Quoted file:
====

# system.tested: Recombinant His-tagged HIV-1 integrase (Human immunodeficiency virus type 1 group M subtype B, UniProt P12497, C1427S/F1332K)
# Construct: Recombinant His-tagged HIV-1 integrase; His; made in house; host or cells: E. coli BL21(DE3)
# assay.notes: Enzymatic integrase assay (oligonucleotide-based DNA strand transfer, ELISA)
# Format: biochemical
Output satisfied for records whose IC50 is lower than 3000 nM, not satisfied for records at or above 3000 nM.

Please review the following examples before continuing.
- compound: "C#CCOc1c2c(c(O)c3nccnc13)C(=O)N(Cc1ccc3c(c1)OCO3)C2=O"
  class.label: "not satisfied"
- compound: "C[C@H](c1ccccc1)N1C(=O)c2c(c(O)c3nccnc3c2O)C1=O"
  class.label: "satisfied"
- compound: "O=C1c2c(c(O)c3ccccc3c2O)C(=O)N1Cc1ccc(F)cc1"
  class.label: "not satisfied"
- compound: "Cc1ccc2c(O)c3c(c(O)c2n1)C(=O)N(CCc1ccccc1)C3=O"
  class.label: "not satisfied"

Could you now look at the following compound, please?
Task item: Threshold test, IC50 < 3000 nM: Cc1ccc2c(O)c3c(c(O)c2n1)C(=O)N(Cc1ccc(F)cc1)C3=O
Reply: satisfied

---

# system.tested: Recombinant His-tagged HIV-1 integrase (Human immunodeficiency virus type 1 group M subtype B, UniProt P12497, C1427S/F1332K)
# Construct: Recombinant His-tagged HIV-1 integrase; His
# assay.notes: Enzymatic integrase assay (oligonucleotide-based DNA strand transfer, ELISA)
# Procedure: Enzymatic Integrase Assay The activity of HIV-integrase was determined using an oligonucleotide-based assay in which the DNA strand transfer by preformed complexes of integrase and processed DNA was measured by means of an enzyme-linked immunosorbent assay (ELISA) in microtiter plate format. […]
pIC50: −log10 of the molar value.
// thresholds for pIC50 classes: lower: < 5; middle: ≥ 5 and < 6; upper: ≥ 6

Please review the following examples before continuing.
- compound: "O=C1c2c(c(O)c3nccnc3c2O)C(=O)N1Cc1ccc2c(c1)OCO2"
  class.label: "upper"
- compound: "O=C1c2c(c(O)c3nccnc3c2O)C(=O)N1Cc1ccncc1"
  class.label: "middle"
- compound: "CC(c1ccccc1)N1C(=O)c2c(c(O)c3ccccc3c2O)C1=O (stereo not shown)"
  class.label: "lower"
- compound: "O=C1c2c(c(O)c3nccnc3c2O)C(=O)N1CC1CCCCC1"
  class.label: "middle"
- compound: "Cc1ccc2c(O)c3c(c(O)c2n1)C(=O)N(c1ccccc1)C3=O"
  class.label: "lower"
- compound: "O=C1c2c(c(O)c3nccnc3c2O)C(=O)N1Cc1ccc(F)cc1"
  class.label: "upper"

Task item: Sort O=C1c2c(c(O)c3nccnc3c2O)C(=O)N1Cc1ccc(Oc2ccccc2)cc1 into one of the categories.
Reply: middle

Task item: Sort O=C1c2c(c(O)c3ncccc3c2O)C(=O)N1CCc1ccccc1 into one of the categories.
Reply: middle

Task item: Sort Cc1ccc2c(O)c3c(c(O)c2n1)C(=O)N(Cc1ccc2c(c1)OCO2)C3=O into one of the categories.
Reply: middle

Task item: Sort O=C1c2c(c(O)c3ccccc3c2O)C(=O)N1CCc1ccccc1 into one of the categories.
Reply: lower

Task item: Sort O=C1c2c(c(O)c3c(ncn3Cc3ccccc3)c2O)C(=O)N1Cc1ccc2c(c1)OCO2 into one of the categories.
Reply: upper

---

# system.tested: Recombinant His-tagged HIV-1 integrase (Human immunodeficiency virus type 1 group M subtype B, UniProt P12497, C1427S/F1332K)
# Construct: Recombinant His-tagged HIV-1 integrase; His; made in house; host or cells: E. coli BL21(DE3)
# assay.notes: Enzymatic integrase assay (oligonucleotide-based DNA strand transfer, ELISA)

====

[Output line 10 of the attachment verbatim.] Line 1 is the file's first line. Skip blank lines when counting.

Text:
  class.label: "satisfied"